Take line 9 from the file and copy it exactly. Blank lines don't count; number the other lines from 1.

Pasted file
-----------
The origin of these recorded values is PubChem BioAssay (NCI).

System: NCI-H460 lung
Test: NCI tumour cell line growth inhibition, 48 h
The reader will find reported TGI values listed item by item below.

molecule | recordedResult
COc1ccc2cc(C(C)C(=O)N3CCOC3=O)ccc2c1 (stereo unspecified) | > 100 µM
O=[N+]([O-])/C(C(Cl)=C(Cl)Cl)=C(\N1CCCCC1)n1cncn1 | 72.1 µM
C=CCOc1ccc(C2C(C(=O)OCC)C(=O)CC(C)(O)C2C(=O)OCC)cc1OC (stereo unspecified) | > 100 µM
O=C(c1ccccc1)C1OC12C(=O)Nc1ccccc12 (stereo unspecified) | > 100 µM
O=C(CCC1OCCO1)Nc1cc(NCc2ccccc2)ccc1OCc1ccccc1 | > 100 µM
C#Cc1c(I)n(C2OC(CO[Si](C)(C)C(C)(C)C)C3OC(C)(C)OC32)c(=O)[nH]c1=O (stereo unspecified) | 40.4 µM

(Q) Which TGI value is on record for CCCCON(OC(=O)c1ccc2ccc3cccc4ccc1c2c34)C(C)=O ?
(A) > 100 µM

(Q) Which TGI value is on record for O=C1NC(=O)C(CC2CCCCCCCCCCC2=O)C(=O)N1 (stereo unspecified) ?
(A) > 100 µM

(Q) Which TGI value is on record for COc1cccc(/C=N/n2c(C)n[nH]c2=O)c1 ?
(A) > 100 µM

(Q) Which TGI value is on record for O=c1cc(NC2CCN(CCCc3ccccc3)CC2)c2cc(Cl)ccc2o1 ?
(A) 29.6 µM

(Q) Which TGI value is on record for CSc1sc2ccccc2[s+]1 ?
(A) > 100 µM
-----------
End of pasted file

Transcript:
O=C(c1ccccc1)C1OC12C(=O)Nc1ccccc12 (stereo unspecified) | > 100 µM